There are other restaurants where “fish camp” is part of the motif. At Ezell’s Fish Camp in Lavaca, it’s part of its history.
Charles Agnew Ezell sold fish to people crossing the Tombigbee River during the Great Depression. That grew into a fish market on the river and into a hunting club where people would come for fried catfish and hush puppies starting in 1937. The Ezell’s Fish Camp restaurant opened in 1954.
Agnew Hall is the latest generation of the Ezell family to own and operate Ezell’s Fish Camp. He said that rich history was threatened when COVID-19 shut down the restaurant.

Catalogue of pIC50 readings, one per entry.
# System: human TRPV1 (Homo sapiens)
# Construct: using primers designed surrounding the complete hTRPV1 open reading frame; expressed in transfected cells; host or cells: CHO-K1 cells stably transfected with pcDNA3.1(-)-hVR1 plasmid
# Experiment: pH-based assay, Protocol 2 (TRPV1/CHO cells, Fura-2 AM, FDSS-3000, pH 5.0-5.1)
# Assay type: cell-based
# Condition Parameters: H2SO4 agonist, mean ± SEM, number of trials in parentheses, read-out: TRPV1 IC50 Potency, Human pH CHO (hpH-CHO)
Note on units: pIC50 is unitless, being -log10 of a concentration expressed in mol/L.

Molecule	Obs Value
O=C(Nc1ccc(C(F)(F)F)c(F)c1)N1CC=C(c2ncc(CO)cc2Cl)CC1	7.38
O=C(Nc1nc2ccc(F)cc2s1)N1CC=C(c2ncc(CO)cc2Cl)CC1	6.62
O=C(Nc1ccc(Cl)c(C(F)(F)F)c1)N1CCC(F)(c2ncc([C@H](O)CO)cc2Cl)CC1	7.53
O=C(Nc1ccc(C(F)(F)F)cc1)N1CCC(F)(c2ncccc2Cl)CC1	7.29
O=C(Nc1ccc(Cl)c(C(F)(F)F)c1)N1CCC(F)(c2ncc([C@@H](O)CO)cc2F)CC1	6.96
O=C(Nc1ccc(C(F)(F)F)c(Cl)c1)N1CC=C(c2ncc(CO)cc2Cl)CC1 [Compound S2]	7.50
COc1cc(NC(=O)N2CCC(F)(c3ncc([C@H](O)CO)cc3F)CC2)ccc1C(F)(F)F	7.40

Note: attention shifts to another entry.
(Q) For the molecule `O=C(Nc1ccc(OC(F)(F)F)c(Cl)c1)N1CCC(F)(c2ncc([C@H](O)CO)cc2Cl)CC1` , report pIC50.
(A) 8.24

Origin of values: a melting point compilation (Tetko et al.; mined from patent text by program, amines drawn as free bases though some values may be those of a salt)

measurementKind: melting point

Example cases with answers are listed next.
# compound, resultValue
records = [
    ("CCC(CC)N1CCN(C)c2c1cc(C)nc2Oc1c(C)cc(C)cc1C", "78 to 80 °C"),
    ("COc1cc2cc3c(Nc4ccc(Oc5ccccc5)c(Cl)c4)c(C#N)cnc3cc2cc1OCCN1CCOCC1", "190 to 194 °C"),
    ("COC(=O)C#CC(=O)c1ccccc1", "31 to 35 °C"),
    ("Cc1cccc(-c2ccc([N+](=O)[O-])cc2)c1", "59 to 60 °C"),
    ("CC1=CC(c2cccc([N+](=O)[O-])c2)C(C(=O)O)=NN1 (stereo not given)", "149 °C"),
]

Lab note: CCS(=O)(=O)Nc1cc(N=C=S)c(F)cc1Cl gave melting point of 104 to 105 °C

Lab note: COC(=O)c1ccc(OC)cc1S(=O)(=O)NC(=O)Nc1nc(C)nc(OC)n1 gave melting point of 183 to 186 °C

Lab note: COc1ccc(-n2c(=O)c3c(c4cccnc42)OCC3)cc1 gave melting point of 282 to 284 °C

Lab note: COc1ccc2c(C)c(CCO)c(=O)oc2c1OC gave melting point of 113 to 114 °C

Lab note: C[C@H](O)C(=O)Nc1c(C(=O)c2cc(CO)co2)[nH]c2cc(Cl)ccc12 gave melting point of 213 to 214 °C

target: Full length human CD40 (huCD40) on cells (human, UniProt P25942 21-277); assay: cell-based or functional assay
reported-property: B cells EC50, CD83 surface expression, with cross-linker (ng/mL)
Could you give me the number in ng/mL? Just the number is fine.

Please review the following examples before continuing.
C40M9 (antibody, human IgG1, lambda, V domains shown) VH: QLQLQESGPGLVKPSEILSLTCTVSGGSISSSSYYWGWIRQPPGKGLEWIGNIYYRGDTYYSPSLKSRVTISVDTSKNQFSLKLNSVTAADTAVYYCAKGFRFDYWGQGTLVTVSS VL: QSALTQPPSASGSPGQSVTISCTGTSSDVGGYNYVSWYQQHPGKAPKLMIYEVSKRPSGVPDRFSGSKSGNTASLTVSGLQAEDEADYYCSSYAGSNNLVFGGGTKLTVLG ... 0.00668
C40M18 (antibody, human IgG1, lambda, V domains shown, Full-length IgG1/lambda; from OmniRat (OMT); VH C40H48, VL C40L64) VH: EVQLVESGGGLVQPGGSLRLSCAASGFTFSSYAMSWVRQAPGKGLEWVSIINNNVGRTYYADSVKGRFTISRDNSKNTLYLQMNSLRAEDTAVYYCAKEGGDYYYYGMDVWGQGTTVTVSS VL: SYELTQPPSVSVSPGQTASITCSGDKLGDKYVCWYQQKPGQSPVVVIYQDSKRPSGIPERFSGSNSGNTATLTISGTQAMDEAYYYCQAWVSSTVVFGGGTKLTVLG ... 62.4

“We were shut down for much of the year until they lifted some restrictions to go to 50% capacity,” Hall said. “To be honest with you, after all of the history we were contemplating whether we would survive at all. We didn’t know. We still don’t know. We’re blessed to be here and still operating.”
The restaurant’s size is making it easier to adjust to the new capacity rules.
“We have a large building, which helps us,” Hall said. “We have a seating capacity of 300, so we can still seat 150 people and still socially distance and have everybody feel safe.”
They use Alabama farm-raised catfish and the cole slaw is homemade. The hush puppies and fried pickles are also favorites on the menu.
“I think it’s good,” Hall said. “I’m a little biased.”